Staff volunteers act as impartial observers at campus demonstrations

10 October 2001 | In 1964, during the Free Speech Movement, a group of campus faculty, disturbed by reports of excessive force at campus protests, decided to attend demonstrations as neutral witnesses who could offer credible testimony if there were conflicting versions of what took place. Former chancellor Chang-Lin Tien, then a junior faculty member, was one of the original faculty participants.

The observer program was revived in the 1980s, during the student anti-apartheid movement, and continues today under the auspices of the Office of Student Life, which recruits, trains and coordinates a team of staff volunteers from across the campus. It is one of the few such campus programs in the nation.

Thirty-seven volunteers are currently in the program; more are needed. Participants attend a two-hour training, on topics including neutrality, report writing, police practices, complaint procedures, safety issues and site logistics.

“We show them a video of a fairly recent arrest scene, and ask them to write exactly what they saw,” says Student Affairs Officer Hal Reynolds, who manages the observer program. “People are just amazed at what they didn’t notice.”

As head of program, Reynolds has witnessed at least 200 campus demonstrations over the past decade; only a small fraction lead to a complaint or disciplinary, civil or criminal action. When they do, staff observers’ written records are often invaluable for clarifying what took place.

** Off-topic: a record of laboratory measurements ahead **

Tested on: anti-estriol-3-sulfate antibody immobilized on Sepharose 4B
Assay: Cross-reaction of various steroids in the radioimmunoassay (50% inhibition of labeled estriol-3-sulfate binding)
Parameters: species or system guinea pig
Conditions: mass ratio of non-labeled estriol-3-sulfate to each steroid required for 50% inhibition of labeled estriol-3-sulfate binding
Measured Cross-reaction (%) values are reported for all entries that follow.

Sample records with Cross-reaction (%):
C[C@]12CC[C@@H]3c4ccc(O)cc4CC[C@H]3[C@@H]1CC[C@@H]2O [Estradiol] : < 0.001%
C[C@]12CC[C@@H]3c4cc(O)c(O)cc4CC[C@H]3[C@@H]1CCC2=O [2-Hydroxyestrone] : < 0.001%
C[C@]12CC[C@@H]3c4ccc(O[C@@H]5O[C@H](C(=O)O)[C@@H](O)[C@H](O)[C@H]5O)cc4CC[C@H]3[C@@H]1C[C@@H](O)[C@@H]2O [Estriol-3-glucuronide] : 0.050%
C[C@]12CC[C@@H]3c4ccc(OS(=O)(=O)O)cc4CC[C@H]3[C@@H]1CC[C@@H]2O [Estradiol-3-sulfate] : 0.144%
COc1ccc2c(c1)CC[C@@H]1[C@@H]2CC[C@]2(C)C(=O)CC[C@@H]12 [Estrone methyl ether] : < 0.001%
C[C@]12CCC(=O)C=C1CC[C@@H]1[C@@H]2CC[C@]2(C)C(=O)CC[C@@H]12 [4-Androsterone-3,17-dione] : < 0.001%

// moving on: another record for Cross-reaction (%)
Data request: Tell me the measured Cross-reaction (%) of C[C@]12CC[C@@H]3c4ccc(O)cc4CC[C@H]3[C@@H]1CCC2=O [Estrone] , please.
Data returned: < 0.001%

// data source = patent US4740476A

The observers’ role is to watch and report impartially on the conduct of both students and police; they do not interpret or evaluate actions, provide information, give advice, or mediate a conflict.

Diane Wear, an administrative analyst in the Office for History of Science and Technology, has been part of the program for five years. “You just get better and better,” she says of her ability to note the important details — from the number of police officers involved to the length of a student’s hair or what a T-shirt said.

A longtime peace activist herself, Wear gets personal satisfaction in seeing young people grow, with time, in their ability to think on their feet and get a point across.

She recalls one student who at first would get emotional and provocative, and gradually grew more skilled. “You’re standing there speaking what needs to be spoken, in a way that is principled, but not in-your-face confrontation.”

As an observer, Wear says, “I see a lot of young people on campus learning some really valuable techniques, and taking the opportunity to do some very creative things.”

Observers must be in the PPSM or MSP job classification. For information, contact Hal Reynolds in the Office of Student Life at or 642-6772.


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